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Fuel spill fouls 4 miles of stream

June 24, 1998|By LISA GRAYBEAL

CLEAR SPRING - Fish and other aquatic life died Tuesday after fuel oil from a ruptured tank in a Blairs Valley Road home flowed into a stream.

"We've had a noticeable aquatic kill. Fuel does not go good with aquatic life," said Greg Socks, team coordinator of Washington County's Emergency Service Hazardous Incident Response Team.

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Among the fish that died in the spill were trout and crayfish, officials said.

A fuel tank in the basement of a two-story brick home at 13530 Blairs Valley Road ruptured at about 11 a.m. as an employee from Aaron Oil of Clear Spring was filling the tank, said Lt. Eric Reid of the Clear Spring Volunteer Fire Department.

Homeowner Dorothy Mellott, 82, who's lived in the house for 40 years, said she gets her tank filled every summer so she doesn't have to worry about having fuel when cold weather hits.

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Mellott was in the kitchen when the Aaron Oil driver pulled up to the house and began filling the tank.

"I heard a big, loud noise," she said.

When she opened the door to her basement and looked down, she said she saw fuel "spouting out" through a hole in the tank.

Reid said about a three-inch hole formed at the seam in the tank and between 275 to 300 gallons flowed into the basement and down the drain.

"It's a mess," he said.

The fuel oil employee also heard the noise and stopped pumping. Mellott said she immediately called her son and daughter who both live nearby and told them to come quickly.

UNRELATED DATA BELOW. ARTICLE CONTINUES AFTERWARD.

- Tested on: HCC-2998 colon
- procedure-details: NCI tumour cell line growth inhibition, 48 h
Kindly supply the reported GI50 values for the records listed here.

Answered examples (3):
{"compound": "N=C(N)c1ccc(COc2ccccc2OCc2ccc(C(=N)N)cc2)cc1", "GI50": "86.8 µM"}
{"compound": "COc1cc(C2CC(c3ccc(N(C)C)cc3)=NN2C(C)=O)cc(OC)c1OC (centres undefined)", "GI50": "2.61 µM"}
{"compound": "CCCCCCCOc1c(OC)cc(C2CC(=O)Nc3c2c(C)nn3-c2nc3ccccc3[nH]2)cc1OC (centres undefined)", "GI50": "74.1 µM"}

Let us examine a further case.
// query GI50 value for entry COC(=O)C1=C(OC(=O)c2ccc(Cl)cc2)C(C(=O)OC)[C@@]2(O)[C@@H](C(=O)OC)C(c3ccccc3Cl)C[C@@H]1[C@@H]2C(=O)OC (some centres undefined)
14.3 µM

When they arrived they called Mellott's insurance company, and were told to call the fire department right away.

By the time firefighters arrived, the fuel had flowed down the drain and had reached a nearby culvert where a mountain stream swept it away.

Firefighters placed special foam pads in the stream to absorb the fuel.

The Washington County Hazmat team, along with Clear Spring firefighters, got ahead of the fuel spill about four miles downstream, and set up a dam off Mercersburg Road.

Since fuel is lighter than water, it could be seen floating on top, and workers used several kinds of absorbent material the length of the winding stream to soak it up.

"It's just a matter of trying to recover as much as we can," Socks said.

Firefighters alerted nearby farmers about the contaminated stream so that they could keep their cattle from drinking from it, he said.

By 5 p.m., cleanup crews were working against time as a severe thunderstorm threatened to hit the area with hard rain that would make it nearly impossible to prevent the fuel from flowing farther downstream, Socks said.

When the rain hit, the crews suspended the cleanup efforts.

There is little risk the fuel will get into drinking water supplies, although a water testing crew was on the scene Tuesday and will return today to ensure water safety, Socks said.

Residents near downtown Clear Spring likely will be able to smell the fuel today, particularly if it's hot, as it's carried downstream, Socks said.

Mellott's home, and the area around it, reeked of fuel Tuesday.

The Maryland Department of the Environment Spill Response Team, Washington County Civil Defense, Maugansville Fire Department, AC&T fuel company and Taylor's Plumbing also helped with the cleanup, Reid said.

Cleanup crews plan to return to the home and stream early today to sop up the remaining fuel from along the edges of the stream and downstream, he said.

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